I counted last night and I’ve moved seven times in less than half as many years. I’m a nomad. I’m a vagabond. And I have to move one more time. However, this will be the move to end them all. For awhile. I found a house over the weekend and you wouldn’t believe my relief. Not only is the search for a new house over, but I’m tired of uprooting constantly. However, this post isn’t about a house, or even a building. It’s about being lonely. It’s about the struggles of lonely people that go unnoticed, ignored.

The lonely social

I’m not your textbook extrovert, but I need people around me. While living with my dad the past four months or so has been a real gift in many ways, it’s also been a bitter trial. But this is the chain of events I set in motion the day I got my DUI. I needed a way to get to work, appointments and court. My lease was ending and I wanted to save up for this house. It was a conscious decision I made and I’m grateful to have had the option, but it’s not been without the drawback of loneliness.

Jesus the solitary

For those of you who’ve studied the book of Mark, you’ll notice Jesus is often noted as going off alone to pray. Did I mention often? However, while He was alone, he was never lonely. He had the Twelve with Him most of the livelong day. But, He, as we should note, needed solitude. He needed to spend moments, extended ones, with the Father. But, He was with the Father. Physically, He was alone, but He always had His tight-knit community nearby.

Moving from lonely

Community, people, is why I’m excited to be moving one more time. I am ready. I’ve been ready to have people around me and to appreciate them like never before. I’m dying to share meals, tears, laughs and shouts of joy with these people. However, without the darkness, how can we appreciate the light? Friends, the dark of being lonely has done that for me. And I wouldn’t have realized it if not for a friend asking me that very question.

No place for the lonely
Jesus said there was no place to rest His head and that we were to expect the same. But this doesn’t mean we should settle for loneliness. No, and that is the lie. In fact, His words are even more encouragement to find community and grasp onto it that much harder. We face much adversity in this world, but have no home to run to for shelter from it all. That is, we have no shelter on this cold rock. However, we have our Father and He has given us others to shelter and uphold one another. This is what we have. It is what the Christian life was always meant to be. And we have everything we need.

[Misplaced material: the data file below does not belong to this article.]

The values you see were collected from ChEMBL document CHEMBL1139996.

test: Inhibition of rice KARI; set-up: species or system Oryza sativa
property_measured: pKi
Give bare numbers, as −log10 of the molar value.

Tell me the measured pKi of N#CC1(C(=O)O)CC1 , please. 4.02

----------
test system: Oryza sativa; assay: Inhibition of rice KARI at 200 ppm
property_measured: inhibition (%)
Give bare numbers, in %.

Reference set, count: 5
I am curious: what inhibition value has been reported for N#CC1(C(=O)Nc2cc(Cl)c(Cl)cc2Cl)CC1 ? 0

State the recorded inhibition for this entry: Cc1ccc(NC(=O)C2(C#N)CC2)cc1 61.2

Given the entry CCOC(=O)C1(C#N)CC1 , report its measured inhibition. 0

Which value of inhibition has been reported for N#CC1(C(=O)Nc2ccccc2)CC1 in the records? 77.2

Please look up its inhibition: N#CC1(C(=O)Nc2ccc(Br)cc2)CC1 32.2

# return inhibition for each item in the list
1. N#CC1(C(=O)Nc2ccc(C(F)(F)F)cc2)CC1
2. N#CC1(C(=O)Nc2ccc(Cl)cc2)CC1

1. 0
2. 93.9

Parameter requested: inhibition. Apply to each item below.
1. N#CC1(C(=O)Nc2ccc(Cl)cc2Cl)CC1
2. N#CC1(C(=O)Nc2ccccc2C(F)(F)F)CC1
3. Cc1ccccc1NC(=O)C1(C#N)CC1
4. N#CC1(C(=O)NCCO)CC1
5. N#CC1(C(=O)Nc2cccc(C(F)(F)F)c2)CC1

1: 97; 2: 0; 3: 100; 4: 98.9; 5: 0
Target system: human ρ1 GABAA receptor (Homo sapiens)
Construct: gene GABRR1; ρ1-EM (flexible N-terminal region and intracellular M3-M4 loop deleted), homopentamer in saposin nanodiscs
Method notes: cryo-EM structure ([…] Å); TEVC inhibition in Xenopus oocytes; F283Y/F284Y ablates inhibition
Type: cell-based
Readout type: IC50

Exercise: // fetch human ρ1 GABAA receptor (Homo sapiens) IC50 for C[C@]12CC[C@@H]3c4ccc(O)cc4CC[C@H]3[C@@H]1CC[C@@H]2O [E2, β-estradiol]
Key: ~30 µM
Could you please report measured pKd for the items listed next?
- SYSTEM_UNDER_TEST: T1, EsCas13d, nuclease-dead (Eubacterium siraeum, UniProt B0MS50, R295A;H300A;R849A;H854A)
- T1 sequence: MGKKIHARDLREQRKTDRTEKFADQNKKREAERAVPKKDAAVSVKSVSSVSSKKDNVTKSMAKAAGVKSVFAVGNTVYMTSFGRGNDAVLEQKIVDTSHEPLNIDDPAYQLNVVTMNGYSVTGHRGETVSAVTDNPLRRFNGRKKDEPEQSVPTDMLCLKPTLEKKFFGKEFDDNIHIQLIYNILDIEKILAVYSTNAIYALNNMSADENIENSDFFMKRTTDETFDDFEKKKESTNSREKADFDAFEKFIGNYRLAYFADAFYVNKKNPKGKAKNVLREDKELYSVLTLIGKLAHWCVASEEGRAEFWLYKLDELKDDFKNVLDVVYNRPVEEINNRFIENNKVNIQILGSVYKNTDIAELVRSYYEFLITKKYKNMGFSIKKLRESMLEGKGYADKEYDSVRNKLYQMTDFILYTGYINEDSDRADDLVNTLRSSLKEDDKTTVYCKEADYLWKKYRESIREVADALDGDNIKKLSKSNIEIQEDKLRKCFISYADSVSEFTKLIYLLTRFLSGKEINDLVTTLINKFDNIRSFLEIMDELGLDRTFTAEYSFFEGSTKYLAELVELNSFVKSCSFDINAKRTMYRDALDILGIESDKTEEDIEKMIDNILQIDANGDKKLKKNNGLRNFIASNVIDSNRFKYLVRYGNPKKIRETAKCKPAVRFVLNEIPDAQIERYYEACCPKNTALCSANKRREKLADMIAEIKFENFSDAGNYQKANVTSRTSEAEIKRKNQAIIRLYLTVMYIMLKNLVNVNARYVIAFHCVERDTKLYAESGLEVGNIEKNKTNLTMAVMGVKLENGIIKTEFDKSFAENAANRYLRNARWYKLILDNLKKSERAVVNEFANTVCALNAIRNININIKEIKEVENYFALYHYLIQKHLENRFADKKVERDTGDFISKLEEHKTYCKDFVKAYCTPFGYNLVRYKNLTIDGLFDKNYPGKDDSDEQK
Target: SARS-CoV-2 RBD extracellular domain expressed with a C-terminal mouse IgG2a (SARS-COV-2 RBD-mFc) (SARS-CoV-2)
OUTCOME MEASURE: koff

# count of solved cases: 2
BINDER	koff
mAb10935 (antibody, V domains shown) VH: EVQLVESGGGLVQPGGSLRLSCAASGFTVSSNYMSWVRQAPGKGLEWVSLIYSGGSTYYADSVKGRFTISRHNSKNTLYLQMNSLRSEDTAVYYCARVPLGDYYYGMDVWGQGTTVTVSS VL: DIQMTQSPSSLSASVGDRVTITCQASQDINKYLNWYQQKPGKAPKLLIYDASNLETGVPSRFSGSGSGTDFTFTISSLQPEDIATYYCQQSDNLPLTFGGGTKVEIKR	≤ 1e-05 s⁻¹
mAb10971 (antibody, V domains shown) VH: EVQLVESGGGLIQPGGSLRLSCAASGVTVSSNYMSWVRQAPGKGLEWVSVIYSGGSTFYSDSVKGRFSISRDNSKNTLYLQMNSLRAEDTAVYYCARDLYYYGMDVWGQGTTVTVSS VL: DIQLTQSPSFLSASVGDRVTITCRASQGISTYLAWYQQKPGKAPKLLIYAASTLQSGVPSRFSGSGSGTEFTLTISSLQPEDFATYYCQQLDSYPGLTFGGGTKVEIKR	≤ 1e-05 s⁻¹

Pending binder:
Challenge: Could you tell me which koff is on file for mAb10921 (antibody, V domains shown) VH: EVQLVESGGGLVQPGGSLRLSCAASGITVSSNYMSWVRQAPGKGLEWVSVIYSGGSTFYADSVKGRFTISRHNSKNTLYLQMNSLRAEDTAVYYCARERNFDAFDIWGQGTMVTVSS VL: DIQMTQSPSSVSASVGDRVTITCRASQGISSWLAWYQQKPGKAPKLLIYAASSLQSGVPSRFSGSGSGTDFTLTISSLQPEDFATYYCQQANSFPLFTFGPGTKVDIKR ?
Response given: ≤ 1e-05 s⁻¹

Inevitably, we will become lonely at one point or another. Friend, it is one of the chief attacks against the body of the Church. Loneliness is not a weakness or sin, but an attack. It is what happens when we are deprived of what we need most on this earth, community. Our greatest need is a healthy relationship with our Father, but as far as things available here, we intrinsically need people. When we don’t seek them out, we will suffer. And what a few long years has taught me, is that this suffering is not to be ignored. Community is important enough that we must be vigilant daily. We must cling to it as our lives depend on it. Without it, we are only partially alive. And this is no life at all. We were not meant to live lonely.